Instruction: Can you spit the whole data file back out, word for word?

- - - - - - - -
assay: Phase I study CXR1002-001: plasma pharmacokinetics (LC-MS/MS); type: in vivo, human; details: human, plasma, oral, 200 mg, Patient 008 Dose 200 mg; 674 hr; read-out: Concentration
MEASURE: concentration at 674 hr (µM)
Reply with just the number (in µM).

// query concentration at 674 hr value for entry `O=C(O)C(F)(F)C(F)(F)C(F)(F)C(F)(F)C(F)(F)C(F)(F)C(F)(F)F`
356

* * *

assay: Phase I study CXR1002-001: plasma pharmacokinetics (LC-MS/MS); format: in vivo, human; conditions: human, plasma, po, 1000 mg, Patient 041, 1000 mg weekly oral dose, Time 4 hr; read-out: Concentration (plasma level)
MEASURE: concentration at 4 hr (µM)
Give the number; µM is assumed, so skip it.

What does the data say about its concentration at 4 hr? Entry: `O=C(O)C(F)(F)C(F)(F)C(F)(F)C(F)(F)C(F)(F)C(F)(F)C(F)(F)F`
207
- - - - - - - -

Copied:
assay: Phase I study CXR1002-001: plasma pharmacokinetics (LC-MS/MS); type: in vivo, human; details: human, plasma, oral, 200 mg, Patient 008 Dose 200 mg; 674 hr; read-out: Concentration
MEASURE: concentration at 674 hr (µM)
Reply with just the number (in µM).

// query concentration at 674 hr value for entry `O=C(O)C(F)(F)C(F)(F)C(F)(F)C(F)(F)C(F)(F)C(F)(F)C(F)(F)F`
356

* * *

assay: Phase I study CXR1002-001: plasma pharmacokinetics (LC-MS/MS); format: in vivo, human; conditions: human, plasma, po, 1000 mg, Patient 041, 1000 mg weekly oral dose, Time 4 hr; read-out: Concentration (plasma level)
MEASURE: concentration at 4 hr (µM)
Give the number; µM is assumed, so skip it.

What does the data say about its concentration at 4 hr? Entry: `O=C(O)C(F)(F)C(F)(F)C(F)(F)C(F)(F)C(F)(F)C(F)(F)C(F)(F)F`
207